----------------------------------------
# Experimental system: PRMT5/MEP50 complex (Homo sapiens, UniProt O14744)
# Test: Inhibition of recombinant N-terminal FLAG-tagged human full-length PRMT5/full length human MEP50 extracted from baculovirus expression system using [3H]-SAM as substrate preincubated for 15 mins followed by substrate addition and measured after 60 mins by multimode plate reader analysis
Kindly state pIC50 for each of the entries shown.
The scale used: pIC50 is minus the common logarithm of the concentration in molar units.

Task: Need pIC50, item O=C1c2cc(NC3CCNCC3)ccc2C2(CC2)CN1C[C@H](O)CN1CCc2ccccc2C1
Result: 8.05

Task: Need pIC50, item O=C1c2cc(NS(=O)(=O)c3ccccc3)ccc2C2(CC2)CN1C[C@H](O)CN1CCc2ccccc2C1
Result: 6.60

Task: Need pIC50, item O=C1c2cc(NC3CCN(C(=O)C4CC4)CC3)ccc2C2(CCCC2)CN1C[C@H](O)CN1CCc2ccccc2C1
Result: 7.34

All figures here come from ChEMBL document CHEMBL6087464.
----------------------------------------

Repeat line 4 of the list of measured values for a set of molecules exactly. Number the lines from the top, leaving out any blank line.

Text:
The scale used: pIC50 is minus the common logarithm of the concentration in molar units.